December 7, 2007

Today's Front Pages Analysis

Interrogation videos top metros; faith speech interpreted differently

At a time when the interrogation and detention of terror suspects are being debated, major U.S. newspapers reported today that the “CIA Destroyed Videos Showing Interrogations.”

The Washington Post called the disclosures “startling.” “Videos Weren’t Provided to a 9/11 Panel or Court During Terrorism Trial,” The New York Times said. The Los Angeles Times added context: “Critics say the action hampers efforts to hold agents accountable for the use of harsh tactics on terrorism suspects.” The Chicago Tribune pictured an al-Qaida suspect who appeared on one of the tapes.

On the campaign trail, GOP candidate Mitt Romney spoke about faith as he tries to become the first Mormon president. “Candidate says beliefs would help, not hurt,” said The Eagle of Bryan-College Station, Texas, where Romney spoke at the George Bush Presidential Library. “Romney vows a balance on religion,” The Boston Globe said. “Romney speech champions ‘Symphony of faith,’” the Deseret Morning News in Salt Lake City, Utah, said. Its coverage included an essay by a member of the Church of Jesus Christ of Latter-day Saints, which is headquartered in Utah. From the Bible Belt, the Arkansas Democrat-Gazette in Little Rock said: “Romney tackles concerns about his faith.”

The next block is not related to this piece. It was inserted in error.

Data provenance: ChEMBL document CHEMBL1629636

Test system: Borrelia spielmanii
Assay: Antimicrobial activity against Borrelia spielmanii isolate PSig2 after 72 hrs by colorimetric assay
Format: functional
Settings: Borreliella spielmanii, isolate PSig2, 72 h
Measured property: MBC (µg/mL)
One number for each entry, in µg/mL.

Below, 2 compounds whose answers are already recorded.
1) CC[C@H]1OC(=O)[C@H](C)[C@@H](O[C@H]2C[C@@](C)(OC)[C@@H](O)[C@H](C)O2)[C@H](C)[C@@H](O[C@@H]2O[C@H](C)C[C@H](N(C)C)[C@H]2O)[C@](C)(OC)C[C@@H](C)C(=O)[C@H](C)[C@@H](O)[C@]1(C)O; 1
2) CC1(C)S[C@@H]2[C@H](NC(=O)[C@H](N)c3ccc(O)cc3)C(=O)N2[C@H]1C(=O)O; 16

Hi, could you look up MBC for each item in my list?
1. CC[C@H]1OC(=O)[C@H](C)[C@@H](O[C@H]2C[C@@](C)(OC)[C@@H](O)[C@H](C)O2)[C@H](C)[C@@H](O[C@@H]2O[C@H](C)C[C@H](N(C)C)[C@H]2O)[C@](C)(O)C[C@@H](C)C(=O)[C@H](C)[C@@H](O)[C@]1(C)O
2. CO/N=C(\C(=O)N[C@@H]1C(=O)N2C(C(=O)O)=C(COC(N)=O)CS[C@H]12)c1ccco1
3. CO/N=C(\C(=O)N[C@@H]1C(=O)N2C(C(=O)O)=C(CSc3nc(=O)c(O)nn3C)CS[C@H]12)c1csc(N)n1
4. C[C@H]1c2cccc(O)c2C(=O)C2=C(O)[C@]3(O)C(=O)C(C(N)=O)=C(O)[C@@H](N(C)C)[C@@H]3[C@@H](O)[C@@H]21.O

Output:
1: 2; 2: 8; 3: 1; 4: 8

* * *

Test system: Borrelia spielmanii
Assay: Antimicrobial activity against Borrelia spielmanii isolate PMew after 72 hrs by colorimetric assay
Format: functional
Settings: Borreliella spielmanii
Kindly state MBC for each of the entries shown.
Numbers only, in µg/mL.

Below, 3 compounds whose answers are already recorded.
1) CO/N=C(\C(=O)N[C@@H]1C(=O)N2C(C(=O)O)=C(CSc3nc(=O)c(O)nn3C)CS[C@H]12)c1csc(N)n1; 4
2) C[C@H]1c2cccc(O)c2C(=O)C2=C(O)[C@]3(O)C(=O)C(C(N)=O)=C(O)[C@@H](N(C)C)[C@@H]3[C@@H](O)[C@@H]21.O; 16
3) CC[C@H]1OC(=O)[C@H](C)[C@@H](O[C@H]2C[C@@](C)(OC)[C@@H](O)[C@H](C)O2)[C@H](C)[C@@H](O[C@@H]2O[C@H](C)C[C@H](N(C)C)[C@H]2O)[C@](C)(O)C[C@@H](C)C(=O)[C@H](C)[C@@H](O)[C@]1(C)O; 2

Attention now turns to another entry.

A day after a teenage gunman killed eight at a shopping mall in Nebraska, the Omaha World-Herald featured “The eight lives taken.” The paper devoted its front page to the shooting, including an essay by a police officer who was among the first to arrive at the mall. The Lincoln Journal Star pictured a memorial service: “Hurting, mourning, remembering.”

Today is Dec. 7, the 66th anniversary of the attack on Pearl Harbor, and the Wyoming Tribune-Eagle honored “The last 5” — five living Cheyenne veterans. The Honolulu Advertiser and The Oklahoman in Oklahoma City detail today’s dedication of the USS Oklahoma Memorial in Hawaii. “429 who died on Dec. 7 finally get their memorial,” The Advertiser said. The Oklahoman’s front page offered historical background — the ship “suffered the second-highest loss of life at Pearl Harbor” — and referred to Web coverage of the dedication. Kate Kennedy is front-pages editor at the Newseum.

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